Vials are Cups, the water suit. They represent the same things Cups do–emotions, intuition, romance, and fluidity. Not only do they hold water, but these Vials contain magic spells meant to bring about the querent’s desires.
Tomes are Pentacles, the earth suit. Books are a physical manifestation of knowledge. With written language, paper, glue, and thread, we take abstract ideas and make them into something tangible. A lot of Tarot guides focus on Pentacles as a representation for money, but I like to read them in a much broader sense of our physical reality and how we make that come about, how we relate to it, how we build our societies.
Me: How would you describe the Numinous Tarot to someone who had not encountered it before? What’s its theme?
Noel: When I began this deck, the “theme” was only that it came from my personal spiritual experiences. What that has evolved into is a deck which is based on and around mysticism in general. The Numinous Tarot embodies the strange, the magical, and the inexplicable in our lives, especially when it is very personal. It wants you to connect to your deepest heart and spirit and understand that you are the strange, the magic, that you are beyond comprehension. Some of the images in this deck are more abstract, like the spirit bear coming out of the figure in Strength, and some of them are very mundane, like the person in the Six of Tomes reading a book from a Free Little Library box. Both of these things, the magical and mundane, exist in our lives and in the world together at any given moment. I wanted a deck that blurred the line between those two things and allowed for both to come up in a reading.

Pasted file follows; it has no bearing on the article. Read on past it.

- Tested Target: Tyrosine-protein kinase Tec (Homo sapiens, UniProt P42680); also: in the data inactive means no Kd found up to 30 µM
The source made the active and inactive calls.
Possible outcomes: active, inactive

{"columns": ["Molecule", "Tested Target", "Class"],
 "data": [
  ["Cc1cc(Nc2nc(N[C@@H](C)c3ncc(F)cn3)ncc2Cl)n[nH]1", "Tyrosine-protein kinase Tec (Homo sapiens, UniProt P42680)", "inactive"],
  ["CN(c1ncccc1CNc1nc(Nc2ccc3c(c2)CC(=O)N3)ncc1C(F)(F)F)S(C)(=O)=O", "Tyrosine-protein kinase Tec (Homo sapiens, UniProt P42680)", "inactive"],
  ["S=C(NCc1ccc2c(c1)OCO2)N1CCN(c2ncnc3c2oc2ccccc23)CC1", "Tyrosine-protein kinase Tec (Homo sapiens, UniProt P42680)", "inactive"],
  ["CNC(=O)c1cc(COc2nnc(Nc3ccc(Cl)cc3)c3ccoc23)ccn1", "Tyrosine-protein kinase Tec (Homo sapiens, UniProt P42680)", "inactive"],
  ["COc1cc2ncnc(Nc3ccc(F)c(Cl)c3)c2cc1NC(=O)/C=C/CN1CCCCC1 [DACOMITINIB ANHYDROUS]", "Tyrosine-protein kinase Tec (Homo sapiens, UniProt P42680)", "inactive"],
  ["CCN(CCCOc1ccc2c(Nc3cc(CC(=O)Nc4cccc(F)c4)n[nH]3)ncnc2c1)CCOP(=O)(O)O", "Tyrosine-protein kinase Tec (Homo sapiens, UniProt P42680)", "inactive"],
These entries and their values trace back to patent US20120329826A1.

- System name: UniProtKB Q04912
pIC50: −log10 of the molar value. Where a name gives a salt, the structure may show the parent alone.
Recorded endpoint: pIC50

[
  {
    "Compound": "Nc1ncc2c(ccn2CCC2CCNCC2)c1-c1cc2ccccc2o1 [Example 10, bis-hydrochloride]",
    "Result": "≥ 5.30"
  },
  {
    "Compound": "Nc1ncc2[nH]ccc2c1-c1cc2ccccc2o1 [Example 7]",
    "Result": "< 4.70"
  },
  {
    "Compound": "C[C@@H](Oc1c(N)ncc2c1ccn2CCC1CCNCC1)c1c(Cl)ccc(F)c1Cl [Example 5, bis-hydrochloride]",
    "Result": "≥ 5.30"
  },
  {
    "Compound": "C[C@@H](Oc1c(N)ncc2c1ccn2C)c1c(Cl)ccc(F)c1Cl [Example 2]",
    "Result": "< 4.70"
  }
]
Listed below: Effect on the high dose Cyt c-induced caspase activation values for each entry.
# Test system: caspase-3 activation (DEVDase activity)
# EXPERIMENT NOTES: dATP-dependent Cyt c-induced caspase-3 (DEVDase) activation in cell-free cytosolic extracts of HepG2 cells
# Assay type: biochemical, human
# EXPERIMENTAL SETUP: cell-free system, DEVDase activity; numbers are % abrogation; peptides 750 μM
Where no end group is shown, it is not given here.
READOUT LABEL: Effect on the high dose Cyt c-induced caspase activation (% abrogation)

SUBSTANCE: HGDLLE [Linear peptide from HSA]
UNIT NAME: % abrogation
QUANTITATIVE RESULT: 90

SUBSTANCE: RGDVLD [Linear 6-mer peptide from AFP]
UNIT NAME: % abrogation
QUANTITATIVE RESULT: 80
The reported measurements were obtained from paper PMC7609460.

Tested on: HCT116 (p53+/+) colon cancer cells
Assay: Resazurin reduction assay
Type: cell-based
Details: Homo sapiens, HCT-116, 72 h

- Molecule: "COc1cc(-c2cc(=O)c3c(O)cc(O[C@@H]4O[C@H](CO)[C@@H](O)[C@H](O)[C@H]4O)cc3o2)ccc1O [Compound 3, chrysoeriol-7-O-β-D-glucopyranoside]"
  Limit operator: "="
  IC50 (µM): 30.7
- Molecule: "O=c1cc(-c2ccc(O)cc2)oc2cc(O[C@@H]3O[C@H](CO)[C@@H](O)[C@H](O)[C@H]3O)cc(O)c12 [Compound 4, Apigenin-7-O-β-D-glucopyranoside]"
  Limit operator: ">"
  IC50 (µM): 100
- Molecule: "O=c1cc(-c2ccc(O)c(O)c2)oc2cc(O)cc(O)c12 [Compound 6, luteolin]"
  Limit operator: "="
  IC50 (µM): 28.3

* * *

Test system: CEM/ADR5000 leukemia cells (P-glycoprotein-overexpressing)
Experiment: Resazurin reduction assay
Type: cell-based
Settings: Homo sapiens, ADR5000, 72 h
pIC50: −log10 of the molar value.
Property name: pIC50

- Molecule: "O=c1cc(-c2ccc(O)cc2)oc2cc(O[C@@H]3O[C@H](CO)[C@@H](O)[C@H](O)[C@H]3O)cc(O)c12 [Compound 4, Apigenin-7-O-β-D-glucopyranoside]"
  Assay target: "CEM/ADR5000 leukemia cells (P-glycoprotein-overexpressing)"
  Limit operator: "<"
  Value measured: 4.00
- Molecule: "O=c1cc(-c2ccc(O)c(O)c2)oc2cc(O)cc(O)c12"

I would also describe it as a queer and trans Tarot deck because of the way it addresses and depicts gender and sexuality. It’s really important to me that people acknowledge this viewpoint, because it’s a vital part of the way that I and so many others experience the world. To be able to truly see ourselves and relate to the images on the cards makes it a better tool, which expands what we can achieve with it.
Me: Tell me about your Major Arcana – I know that Strength is VIII and Justice XI – what have you renamed and re-imagined entirely?
Quite a few things, actually! I have a series of posts about it on my Patreon that I haven’t gotten all the way through yet, but I will talk a little about them here as well. Here’s a list to make it easier:
The High Priestess = The Diviner
The Empress = The Nurturer
The Emperor = The Founder
The Hierophant = The Visionary
The Hanged Man = The Hanged One
The Devil = The Shadow
Judgment = Awakening
I have three basic reasons for the changes: removing gendered titles, removing references to Christianity, and clarification. That last one is mainly for “Judgment,” which in addition to being Really Very Christian in its reference to Judgment Day, I always felt was a difficult card to understand and conceptualize based on its name. “Awakening” for me is a much clearer way to express the meaning of the card as the last step before the self-actualization and attainment of The World.
The Visionary is perhaps the biggest change, because with this one I have also heavily changed the card meaning. In a deck based on mysticism, the top authority in your spiritual life is you, followed by those whose visions you may choose to follow or guide you. It didn’t make sense to have this card as the Pope figure.
To be clear, I don’t harbor any malice towards Christianity in removing the more obvious references to it. I’m not a Christian and haven’t been for most of my life now, so my intention was once again to express my particular viewpoint. I thought other polytheists might appreciate it! And Christian readers can still apply their symbolism to the cards if they wish.
(And I think every deck I’ve owned had Strength as VIII and Justice as XI, although I know they are often switched!)
Me: This brings me on to the Minor Arcana again and the Court cards (my particular field of interest). Your Court cards intrigued me because they are clearly not an afterthought (as so many Court cards seem to be!) and have a great deal of symbolism to them.
Noel: The Court cards are my favorite part of the Tarot! I have heard many people say they’re the hardest part of the deck, but I’ve always felt the opposite. It always felt very useful to me that these cards existed to represent ourselves, our behavior, or other people and their behavior. They’re much closer to home than the Major Arcana archetypes and can really make a reading feel very personal.